Hernan Cortes: 1485-1547
In the spring of 1519, a Spanish mercenary and conquistador called Hernan Cortes landed on the Yucatan Peninsula, Mexico with eleven ships, carrying around 110 sailors, 530 soldiers, a doctor, a carpenter, a few women and some slaves. He was actually defying a last minute order from the Spanish governor of Cuba to abandon his mission. The governor knew of Cortes’ ambitions and tried to revoke his commission shortly before he was due to leave. But it failed and Cortes landed in the New World with the ambition of conquest in the name of the Spanish King.
At the time of his arrival, the land that we now call Mexico was ruled by the Aztec Empire which in turn was ruled by a king called Moctezuma, who was renowned for his hospitality. His palace had more than 100 bedrooms, each with an en-suite bath. His grounds contained zoos, elaborate botanical gardens and even an aquarium. Within just 18 months though of Cortes’ arrival, the great city that was the key to the entire Aztec Empire was in Spanish hands. Despite initially welcoming the Spaniards as guests, the Aztec Emperor soon found himself a captive inside his own palace. The Spanish quickly set about emptying the palace of treasure and slaughtering hundreds, if not thousands of the local population.
Cortes himself took little part in the capture of the palace, as he was forced off to fight off Spanish troops sent by the governor of Cuba to arrest him for his earlier defiance. Cortes did manage to persuade many of the troops to switch sides by regaling them with tales of riches and gold. But among the arresting party was an African slave carrying smallpox. This highly infectious disease was all too familiar to Europeans, but nothing like it had ever appeared in the Americas, thus the Native Americans lacked the necessary immunity against it. Unsurprisingly, within a year of its appearance, more than 40 per cent of the Aztecs were dead. Over the coming centuries, the native population would crash by around 90 per cent from the 500 million it had been just before the arrival of Columbus. The actions of Hernan Cortes and contemporaries such as Francisco Pizarro, who wiped out the Inca Empire, resulted in the most devastating conquest in all of human history.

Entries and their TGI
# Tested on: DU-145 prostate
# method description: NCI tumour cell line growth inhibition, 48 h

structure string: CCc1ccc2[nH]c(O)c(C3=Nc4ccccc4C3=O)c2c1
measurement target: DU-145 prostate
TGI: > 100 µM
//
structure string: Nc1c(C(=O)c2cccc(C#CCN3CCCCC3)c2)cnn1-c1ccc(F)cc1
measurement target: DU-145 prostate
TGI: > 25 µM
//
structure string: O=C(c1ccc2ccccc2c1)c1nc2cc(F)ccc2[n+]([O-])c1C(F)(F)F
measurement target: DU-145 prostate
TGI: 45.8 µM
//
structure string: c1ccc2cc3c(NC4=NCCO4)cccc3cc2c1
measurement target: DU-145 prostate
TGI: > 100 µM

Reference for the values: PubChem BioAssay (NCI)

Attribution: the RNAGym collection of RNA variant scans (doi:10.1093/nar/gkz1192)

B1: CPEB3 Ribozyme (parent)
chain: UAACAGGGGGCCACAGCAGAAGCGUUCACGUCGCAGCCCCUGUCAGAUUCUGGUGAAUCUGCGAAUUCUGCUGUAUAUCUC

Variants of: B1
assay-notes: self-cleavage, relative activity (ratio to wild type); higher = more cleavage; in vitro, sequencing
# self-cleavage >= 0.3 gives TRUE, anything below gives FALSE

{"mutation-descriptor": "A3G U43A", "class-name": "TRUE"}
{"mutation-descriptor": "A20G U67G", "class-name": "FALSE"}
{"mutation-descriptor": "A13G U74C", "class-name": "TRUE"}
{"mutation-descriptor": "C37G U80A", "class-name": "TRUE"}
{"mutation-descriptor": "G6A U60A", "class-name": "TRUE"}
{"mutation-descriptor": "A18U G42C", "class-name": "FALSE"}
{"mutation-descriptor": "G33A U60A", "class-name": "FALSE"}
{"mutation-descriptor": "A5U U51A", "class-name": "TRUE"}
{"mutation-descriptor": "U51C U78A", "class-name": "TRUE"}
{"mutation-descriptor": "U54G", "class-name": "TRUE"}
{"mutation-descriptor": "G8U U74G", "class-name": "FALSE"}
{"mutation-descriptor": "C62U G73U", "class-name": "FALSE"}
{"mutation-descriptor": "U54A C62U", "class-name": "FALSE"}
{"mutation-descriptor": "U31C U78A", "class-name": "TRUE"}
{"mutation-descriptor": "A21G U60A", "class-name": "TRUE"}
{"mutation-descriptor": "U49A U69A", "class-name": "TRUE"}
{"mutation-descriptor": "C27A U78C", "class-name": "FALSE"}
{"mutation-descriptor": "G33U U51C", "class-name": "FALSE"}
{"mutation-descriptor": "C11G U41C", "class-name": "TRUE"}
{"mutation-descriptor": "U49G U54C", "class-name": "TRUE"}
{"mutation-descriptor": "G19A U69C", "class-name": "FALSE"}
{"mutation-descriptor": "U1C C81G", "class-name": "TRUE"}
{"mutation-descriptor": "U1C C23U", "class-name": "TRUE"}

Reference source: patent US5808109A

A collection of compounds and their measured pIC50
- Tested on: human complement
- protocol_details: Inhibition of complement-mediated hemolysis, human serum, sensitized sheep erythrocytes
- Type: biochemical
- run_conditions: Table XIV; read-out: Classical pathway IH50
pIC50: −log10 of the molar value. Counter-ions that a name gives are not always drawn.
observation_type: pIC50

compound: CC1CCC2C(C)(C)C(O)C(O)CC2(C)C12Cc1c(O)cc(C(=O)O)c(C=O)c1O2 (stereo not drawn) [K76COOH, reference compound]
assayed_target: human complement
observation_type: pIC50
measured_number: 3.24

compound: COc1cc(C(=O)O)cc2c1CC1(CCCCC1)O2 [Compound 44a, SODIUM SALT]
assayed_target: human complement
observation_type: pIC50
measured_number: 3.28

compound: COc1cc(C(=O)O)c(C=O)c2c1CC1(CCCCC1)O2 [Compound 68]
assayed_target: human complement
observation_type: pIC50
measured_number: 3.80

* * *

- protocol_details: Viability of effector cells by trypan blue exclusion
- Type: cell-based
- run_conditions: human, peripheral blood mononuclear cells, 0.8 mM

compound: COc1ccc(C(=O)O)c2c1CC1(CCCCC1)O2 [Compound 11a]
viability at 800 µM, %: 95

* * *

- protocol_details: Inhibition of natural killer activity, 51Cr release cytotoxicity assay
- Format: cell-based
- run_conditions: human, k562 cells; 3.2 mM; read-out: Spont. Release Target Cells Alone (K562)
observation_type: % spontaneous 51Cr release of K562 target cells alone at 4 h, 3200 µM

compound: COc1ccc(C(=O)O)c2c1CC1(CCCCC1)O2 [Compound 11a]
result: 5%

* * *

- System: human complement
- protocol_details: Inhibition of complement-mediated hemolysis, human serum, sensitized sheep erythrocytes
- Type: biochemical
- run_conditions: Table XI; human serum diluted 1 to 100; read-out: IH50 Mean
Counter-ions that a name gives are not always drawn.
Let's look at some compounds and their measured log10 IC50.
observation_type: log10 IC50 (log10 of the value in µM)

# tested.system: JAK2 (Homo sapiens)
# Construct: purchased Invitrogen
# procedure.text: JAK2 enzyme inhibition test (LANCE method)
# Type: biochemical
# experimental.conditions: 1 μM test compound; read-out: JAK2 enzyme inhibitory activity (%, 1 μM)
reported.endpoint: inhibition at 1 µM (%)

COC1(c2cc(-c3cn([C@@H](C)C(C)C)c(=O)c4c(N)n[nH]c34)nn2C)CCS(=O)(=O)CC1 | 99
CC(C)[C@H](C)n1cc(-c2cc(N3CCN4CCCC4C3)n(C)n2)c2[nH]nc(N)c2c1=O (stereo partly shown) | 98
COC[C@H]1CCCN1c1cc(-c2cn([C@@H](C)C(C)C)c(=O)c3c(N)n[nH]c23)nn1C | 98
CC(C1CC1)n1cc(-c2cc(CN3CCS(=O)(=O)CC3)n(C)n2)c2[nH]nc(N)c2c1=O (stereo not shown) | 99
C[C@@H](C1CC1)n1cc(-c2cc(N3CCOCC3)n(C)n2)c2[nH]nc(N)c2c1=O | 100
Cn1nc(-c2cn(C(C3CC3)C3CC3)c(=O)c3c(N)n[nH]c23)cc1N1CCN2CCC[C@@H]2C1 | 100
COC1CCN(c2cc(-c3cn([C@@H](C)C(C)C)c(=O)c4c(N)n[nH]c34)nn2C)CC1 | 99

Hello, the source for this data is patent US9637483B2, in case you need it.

Mohammed: 570-632 AD
Mohammed is one of the most instantly recognisble names in all history. He was a prophet and the founder of Islam, a religion that has helped change the course of human and natural history. Around 1400 years ago, this merchant who hailed from the Arabian city of Mecca was seized by a series of visions in which he saw the Archangel Gabriel reveal the true and final word of Allah. His family and followers then proceeded to write down these revelations in a series of verses called the Koran. Today, there are more than a billion Muslims in the world, making it the second most popular religion behind Christianity.
During his lifetime Mohammed built up a loyal community of followers, although the Jews stubbornly refused to part with their own traditions and texts, remaining highly sceptical about the possibility of a non-Jewish prophet. Even so, it seemed as though nothing would stem Islam’s growth, within a century of Mohammed’s death its simple and powerful message had penetrated the whole Middle East. By 651 AD, it had engulfed the previously strong Sassanid Empire of Persia and had reached the north of what is now Pakistan. Further west, Muslim armies conquered North Africa and Spain, and if not for a miraculous victory in 732 AD by the Frankish ruler Charles Martel at Poitiers, they may have conquered Western Europe. Islam’s greatest legacy was the rise and spread of political and trading empires spread over vast swathes of Eurasia that ultimately helped to connect both the Eastern and Western cultures.
Jesus Christ: 2 BC- 36 AD
From one religious giant to another; Jesus Christ was the son of a Jewish carpenter, whose miraculous powers helped to convince his followers that he was the son of God. He was a highly charismatic man who delivered a rather simple message, be peaceful. Love your neighbour as yourself. If someone strikes you on the cheek, don’t hit back but offer them the other. Don’t worship false idols such as money or material possessions, and above all, be humble for one day the meek will inherit the Earth. Amazingly, Jesus is only ever known to have lost his temper once, in the Temple of Jerusalem, where markets had been set up for traders to make a profit.